(Meredith/CNN) -- Brace yourself autumn-lovers, Starbucks is reportedly ready to launch its fall classic drink - The Pumpkin Spice Latte - as early as August 28, according to Business Insider.
The August launch would mark an earlier debut of the iconic drink. Last year, the latte was released to the public on September 5, according to Business Insider.
The earliest Pumpkin Spice Latte launch was in 2014 when Starbucks released the drink to select customers on August 26.
The report found Starbucks' fall menu will feature other freshman favorites, including the Salted Caramel Mocha and Teavana Pumpkin Spice Chai Tea Latte, which debuted last year.
What is pumpkin spice anyway?
Most pumpkin spice mixtures don't involve an actual pumpkin. Typically it contains ground cinnamon, nutmeg, dry ginger and clove or allspice mixed together, said Kantha Shelke, a food science communicator for the Institute of Food Technologists and a scientist at Corvus Blue, a Chicago-based food science and research firm.
When many food companies use a pumpkin spice flavor, they often develop a synthetic version with various compounds and aromas designed to trick your brain into thinking you actually consumed a mix of cinnamon, nutmeg and other spices.
Included in many of these synthetic pumpkin spice flavors are top notes that mimic the aroma of butter browning with sugar, which creates an olfactory illusion of a freshly baked pumpkin pie, Shelke said.
Nonetheless, "history shows that pumpkin spice-like combinations have been used for millennia in various cultures," said Shelke, who is also an adjunct professor of regulatory science and food safety at Johns Hopkins University.
For instance, similar mixtures of spices are used in Indian masala chai and Middle Eastern baklava, she said. These mixtures are often used in celebratory occasions -- most often to ease the digestive impacts of overindulgence, Shelke said.
Yet "in the Western world, the aroma of pumpkin spice immediately transports people to all the warm and friendly times associated with pumpkin pie, holiday gatherings, families, celebrations, treats, sweets ... things that childhood memories are made of," Shelke said. "This is why pumpkin spice latte is trendy."
Pumpkin spice seems to have emerged as a common seasonal scent and taste in the home and food market a couple of decades ago, when spiced pumpkin candles grew in popularity, Franssen said.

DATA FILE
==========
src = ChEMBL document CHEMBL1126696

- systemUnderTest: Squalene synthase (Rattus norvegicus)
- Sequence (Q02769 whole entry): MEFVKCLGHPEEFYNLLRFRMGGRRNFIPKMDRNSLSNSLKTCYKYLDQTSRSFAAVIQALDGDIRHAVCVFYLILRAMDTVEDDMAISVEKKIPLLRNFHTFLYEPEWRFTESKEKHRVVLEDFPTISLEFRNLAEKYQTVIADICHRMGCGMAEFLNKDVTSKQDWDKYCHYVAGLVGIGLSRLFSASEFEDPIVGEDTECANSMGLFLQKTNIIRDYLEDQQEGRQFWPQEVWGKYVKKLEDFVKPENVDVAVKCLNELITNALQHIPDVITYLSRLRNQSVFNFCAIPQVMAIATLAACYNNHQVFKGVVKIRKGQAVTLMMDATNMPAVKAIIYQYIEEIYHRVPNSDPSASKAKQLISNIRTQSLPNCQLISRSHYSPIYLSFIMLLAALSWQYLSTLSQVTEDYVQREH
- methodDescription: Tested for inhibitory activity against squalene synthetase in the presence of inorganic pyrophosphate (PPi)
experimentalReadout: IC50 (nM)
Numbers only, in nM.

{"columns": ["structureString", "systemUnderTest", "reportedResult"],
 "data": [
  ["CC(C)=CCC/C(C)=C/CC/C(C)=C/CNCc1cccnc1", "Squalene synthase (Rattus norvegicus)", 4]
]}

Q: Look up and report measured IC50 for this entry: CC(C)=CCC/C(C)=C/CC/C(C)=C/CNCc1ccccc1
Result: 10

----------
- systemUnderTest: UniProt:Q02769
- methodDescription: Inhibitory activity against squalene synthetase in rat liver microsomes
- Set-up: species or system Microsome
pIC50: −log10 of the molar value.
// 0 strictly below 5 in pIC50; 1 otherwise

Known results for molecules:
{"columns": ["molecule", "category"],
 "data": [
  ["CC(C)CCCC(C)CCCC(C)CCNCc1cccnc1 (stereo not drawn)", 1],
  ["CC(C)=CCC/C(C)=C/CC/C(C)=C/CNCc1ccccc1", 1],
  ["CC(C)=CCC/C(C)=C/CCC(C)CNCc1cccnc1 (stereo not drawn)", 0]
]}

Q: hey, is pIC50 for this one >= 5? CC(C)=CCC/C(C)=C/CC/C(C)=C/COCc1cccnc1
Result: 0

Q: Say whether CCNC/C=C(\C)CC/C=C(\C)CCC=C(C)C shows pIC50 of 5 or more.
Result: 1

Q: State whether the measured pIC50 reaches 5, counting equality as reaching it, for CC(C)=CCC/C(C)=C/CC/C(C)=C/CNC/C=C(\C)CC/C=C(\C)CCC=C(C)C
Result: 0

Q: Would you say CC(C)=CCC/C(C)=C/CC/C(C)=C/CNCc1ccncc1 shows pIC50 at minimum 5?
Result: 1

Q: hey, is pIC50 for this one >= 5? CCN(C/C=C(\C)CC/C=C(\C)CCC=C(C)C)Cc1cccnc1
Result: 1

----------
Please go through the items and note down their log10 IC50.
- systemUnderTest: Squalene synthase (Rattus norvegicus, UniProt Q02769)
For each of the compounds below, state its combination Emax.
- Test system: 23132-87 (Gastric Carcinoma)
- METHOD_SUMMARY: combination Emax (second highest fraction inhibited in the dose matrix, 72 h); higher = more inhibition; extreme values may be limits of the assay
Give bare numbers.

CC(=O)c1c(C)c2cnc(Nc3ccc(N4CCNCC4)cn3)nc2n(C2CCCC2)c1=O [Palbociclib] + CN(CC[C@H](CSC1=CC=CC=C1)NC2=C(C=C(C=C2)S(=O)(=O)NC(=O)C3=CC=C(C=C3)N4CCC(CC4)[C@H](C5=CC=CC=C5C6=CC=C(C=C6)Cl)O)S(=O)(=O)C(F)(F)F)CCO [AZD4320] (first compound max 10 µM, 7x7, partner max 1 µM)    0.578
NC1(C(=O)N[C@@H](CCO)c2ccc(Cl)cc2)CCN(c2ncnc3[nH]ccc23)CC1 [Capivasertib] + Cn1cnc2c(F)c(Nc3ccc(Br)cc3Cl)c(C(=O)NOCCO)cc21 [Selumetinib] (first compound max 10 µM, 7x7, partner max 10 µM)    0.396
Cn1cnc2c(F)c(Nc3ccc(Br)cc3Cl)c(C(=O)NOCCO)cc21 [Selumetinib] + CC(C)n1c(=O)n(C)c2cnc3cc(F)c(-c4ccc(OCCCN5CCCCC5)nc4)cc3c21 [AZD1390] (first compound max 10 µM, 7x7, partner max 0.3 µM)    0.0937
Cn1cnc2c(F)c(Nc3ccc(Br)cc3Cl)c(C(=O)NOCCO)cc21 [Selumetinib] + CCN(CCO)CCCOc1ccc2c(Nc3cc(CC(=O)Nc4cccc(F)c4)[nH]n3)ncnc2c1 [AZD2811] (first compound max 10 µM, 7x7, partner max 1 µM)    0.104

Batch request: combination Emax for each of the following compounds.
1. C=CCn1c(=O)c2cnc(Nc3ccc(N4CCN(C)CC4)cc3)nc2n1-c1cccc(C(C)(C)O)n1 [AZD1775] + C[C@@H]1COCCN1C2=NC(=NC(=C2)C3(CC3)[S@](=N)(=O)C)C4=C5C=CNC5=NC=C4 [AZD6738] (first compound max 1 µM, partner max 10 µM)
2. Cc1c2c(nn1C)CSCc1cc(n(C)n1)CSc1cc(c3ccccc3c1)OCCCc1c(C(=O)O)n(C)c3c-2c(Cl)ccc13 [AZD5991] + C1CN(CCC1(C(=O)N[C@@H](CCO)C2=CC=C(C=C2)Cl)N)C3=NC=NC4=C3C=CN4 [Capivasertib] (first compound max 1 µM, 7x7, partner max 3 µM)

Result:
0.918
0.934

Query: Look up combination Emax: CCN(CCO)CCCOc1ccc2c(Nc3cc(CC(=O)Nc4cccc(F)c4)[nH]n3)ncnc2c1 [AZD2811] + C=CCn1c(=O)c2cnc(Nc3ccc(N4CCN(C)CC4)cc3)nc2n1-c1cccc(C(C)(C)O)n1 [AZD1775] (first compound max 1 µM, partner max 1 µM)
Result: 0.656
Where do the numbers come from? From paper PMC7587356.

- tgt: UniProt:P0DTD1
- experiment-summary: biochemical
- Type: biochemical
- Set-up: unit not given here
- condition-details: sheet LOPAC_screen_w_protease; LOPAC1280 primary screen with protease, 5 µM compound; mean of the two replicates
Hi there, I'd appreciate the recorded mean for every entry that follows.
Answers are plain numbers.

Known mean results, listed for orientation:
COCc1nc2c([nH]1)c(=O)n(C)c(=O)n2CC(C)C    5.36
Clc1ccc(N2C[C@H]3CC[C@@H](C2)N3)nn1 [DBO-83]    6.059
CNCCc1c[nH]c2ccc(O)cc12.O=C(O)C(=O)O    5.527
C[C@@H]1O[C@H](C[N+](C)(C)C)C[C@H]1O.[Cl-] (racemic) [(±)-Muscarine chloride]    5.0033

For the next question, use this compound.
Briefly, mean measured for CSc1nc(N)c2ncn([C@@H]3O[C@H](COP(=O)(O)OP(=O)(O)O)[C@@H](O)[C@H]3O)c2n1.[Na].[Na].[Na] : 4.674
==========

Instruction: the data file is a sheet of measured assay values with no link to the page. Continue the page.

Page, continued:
"Then a few high-profile companies, like Starbucks, run some super successful experiments, and then you add in the fantastic marketing strategies, and you've got a fad that turns into a trend," she said.
Starbucks first developed its pumpkin spice latte, known as the PSL, in early 2003. In a press release last week, Peter Dukes, the product manager who led the development of PSL, said, "Nobody knew back then what it would grow to be ... It's taken on a life of its own."
The seasonal beverage, which has its own verified Twitter and Instagram accounts, returned to stores nationwide last week for the fall.
"Marketing is truly the key here, and there's some incredibly interesting neuroscience going on," Franssen said.
The marketing behind many pumpkin spice-flavored items, like the latte, condition our brains to expect that pumpkin spice is the flavor of fall, and to anticipate the flavor's arrival each season as something comforting, Franssen said.
"We don't have innate odor responses, we learn odors through associations, but the associations we make with pumpkin spice are generally all very positive," she said.
Though even without the seasonal marketing, the brain has a special response to pumpkin spice when the flavor is mixed with sugar, Franssen said.
'Actually, scientifically, kind of addictive'
"When an odor or flavor -- and 80% of flavor is actually smell -- is combined with sucrose or sugar consumption in a hungry person, the person learns at a subconscious, physiological level to associate that flavor with all the wonderful parts of food digestion," Franssen said.
By combining the recognizable pumpkin spice flavor with sugar, you train your brain and body to remember how delicious the combination is -- and as soon as you smell or even imagine pumpkin spice, your body will have an anticipatory response and crave it, Franssen said.
For that reason, "the pumpkin spice latte is actually, scientifically, kind of addictive," she said. "Not quite the same neural mechanisms as drugs of abuse, but certainly the more you consume, the more you reinforce the behavior and want to consume more."
On the other hand, natural pumpkin spice mixtures without added sugars, fat or salt could offer some potential health benefits if used in a pumpkin soup or to flavor vegetables, Shelke said. Pumpkin is a source of vitamin A, fiber and other nutrients.
"I love vegetables and consume at least eight to 10 servings of vegetables a day. Pumpkin and its cousins show up in my diet regularly and often with pumpkin spice-like spices," Shelke said.
"Spices are powerhouses of phytochemicals -- chemicals that the plant makes to protect itself -- that can afford us health and protection from many health issues. Like with any food, the amount consumed determines the experience and the benefits," Shelke said.
"All spices come from plants. There are no spices from the animal kingdom," she said. "So, spices are perfect for vegetarians, vegans and those who follow Halal and Kosher diets."
So, if you have the craving, enjoy your pumpkin spice and everything nice.
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